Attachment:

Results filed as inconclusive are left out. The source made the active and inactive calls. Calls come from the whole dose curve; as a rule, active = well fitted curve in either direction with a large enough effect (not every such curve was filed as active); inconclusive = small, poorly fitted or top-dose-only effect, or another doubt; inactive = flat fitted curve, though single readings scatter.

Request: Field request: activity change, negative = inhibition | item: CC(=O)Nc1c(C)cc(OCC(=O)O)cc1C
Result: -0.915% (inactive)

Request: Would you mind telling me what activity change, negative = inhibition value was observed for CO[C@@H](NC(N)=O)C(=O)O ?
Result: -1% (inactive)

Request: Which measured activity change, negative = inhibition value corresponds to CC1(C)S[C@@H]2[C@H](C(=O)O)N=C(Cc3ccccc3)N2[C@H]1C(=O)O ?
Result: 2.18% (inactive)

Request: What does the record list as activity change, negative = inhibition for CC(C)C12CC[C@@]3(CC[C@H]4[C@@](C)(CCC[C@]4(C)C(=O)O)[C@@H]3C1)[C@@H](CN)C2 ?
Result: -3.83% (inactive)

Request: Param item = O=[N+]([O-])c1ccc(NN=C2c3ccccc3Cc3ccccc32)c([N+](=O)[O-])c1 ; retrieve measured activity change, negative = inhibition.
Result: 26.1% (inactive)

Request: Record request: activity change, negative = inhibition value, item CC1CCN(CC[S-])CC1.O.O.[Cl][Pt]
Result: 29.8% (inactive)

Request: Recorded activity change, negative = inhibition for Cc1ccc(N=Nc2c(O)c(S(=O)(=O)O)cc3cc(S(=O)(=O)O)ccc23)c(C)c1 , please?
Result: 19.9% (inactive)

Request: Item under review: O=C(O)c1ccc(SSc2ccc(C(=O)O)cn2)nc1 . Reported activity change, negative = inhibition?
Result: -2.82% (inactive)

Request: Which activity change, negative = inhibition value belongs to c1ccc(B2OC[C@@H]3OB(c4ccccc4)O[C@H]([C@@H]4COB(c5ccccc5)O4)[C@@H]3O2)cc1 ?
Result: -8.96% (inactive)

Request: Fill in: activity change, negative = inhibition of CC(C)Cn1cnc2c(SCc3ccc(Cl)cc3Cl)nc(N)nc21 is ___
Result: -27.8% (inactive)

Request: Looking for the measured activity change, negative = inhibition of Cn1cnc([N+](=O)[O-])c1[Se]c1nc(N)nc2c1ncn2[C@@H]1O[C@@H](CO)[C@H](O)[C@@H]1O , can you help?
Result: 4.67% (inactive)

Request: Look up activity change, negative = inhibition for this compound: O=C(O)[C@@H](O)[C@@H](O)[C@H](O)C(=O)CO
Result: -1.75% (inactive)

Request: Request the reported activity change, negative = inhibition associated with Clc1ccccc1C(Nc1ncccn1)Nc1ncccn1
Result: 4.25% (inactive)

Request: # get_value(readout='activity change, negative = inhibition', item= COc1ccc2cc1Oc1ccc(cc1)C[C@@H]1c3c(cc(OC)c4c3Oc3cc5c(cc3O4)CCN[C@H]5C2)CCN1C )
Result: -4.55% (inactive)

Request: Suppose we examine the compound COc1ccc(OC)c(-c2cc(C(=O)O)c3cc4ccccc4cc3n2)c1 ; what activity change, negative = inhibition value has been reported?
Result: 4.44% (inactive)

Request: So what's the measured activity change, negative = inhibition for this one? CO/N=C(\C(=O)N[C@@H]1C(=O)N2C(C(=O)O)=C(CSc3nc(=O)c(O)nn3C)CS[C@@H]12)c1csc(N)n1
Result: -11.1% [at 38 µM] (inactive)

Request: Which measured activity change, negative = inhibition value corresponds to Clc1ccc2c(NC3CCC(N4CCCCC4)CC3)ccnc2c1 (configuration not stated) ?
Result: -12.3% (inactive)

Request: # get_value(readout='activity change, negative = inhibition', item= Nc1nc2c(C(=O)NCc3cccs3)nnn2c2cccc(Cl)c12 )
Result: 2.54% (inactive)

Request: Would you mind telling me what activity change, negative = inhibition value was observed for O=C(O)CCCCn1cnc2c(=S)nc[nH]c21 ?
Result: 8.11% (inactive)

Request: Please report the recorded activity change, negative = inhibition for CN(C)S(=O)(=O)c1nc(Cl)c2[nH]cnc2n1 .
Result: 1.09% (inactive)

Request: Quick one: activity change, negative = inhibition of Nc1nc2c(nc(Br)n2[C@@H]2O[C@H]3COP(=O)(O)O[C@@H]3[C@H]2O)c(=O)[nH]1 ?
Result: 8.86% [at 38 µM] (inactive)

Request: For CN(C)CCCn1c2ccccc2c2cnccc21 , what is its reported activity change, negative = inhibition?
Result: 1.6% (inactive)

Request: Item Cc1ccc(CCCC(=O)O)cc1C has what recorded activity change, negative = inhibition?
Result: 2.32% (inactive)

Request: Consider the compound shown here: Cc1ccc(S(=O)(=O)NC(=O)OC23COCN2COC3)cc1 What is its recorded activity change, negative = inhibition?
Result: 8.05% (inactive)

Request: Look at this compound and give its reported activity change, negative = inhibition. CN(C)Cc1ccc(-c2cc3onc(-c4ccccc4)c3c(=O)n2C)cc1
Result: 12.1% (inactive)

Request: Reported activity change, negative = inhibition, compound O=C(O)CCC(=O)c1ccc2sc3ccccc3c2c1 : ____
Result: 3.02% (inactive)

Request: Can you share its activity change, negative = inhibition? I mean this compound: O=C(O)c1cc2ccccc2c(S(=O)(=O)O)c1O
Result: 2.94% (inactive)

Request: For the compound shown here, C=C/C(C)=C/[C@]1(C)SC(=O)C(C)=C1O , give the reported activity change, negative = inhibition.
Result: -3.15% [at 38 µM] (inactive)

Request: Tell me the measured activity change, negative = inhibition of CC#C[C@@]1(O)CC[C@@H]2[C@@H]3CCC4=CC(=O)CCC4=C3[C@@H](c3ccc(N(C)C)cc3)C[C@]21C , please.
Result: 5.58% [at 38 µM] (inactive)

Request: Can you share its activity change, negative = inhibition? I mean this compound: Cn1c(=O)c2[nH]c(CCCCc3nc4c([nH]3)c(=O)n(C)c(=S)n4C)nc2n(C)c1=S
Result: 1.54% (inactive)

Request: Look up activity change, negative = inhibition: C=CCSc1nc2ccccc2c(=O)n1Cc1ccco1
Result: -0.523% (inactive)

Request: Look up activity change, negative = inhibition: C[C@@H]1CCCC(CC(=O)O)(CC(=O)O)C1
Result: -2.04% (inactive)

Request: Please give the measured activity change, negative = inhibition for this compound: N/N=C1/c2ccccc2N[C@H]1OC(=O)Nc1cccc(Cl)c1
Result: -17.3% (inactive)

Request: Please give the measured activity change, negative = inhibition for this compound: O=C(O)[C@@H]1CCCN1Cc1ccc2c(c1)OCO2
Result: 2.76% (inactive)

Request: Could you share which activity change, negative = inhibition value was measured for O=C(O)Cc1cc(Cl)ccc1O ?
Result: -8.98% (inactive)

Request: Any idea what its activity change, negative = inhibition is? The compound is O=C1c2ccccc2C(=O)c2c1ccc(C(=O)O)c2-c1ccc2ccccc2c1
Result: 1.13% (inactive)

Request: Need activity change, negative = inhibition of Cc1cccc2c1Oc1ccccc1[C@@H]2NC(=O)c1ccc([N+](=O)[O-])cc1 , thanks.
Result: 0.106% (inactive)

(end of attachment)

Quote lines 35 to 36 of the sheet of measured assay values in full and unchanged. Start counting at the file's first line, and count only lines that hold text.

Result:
Result: -12.3% (inactive)

Request: # get_value(readout='activity change, negative = inhibition', item= Nc1nc2c(C(=O)NCc3cccs3)nnn2c2cccc(Cl)c12 )